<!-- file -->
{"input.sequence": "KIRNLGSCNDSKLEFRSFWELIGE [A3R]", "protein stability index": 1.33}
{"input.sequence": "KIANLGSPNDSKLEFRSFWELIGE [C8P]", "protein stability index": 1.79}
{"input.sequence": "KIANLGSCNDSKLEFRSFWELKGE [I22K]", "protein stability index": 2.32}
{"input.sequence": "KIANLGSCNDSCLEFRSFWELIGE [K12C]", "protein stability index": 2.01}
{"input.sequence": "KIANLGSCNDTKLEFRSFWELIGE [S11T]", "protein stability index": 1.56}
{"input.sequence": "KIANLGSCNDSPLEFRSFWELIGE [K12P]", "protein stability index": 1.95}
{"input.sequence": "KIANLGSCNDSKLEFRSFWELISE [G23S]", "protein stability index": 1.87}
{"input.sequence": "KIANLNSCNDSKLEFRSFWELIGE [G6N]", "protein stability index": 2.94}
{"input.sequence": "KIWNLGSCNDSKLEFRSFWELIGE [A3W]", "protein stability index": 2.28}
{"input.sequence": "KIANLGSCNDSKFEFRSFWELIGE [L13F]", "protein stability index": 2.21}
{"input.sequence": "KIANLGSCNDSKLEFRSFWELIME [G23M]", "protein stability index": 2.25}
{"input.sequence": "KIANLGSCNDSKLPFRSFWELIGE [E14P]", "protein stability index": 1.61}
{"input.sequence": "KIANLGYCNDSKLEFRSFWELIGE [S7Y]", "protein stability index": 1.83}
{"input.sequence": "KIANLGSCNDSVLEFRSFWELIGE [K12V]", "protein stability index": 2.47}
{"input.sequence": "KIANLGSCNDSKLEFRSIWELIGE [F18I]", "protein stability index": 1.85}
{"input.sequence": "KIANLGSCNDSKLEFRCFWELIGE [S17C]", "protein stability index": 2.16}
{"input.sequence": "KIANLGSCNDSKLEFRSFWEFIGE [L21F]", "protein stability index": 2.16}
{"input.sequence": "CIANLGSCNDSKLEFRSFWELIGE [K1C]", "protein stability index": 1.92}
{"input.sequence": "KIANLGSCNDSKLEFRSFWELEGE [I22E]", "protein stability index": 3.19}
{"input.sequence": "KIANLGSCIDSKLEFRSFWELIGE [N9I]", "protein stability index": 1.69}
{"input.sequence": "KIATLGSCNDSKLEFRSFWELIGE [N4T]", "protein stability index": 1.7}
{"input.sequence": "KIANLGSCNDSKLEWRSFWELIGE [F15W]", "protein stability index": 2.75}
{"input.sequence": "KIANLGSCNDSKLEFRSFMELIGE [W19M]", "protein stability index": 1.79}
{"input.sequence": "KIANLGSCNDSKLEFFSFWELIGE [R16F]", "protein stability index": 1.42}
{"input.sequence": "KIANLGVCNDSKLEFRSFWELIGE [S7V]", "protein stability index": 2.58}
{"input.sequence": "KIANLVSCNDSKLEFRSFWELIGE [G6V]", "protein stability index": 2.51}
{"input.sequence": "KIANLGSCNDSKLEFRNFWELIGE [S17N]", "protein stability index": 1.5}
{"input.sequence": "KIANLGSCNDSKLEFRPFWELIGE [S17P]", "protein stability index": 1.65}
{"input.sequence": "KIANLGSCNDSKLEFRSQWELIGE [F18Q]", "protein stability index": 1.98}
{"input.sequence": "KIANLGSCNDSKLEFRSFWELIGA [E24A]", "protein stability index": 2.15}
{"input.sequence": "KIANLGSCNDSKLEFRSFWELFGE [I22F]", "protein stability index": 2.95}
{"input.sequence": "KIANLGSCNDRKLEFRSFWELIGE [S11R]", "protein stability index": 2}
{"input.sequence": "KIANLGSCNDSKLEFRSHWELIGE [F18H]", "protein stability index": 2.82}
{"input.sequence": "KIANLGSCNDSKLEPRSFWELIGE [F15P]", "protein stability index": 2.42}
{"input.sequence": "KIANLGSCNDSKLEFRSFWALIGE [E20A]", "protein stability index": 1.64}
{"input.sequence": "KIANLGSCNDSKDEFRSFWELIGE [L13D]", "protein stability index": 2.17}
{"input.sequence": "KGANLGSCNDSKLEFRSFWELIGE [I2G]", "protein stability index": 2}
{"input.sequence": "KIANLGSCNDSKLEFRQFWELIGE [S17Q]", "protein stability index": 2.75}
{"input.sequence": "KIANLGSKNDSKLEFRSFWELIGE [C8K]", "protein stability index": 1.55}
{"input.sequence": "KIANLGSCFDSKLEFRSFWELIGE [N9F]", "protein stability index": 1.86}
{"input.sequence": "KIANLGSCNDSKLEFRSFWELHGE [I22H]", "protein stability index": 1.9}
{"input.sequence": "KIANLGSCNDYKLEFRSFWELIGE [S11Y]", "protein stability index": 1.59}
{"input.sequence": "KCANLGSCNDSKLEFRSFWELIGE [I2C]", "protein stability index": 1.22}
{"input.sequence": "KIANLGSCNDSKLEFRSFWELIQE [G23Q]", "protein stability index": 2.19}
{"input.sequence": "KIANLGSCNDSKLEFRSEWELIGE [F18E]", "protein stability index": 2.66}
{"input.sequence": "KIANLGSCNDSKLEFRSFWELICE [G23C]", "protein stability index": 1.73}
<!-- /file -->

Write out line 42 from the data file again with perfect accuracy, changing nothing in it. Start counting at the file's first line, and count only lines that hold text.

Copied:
{"input.sequence": "KIANLGSCNDYKLEFRSFWELIGE [S11Y]", "protein stability index": 1.59}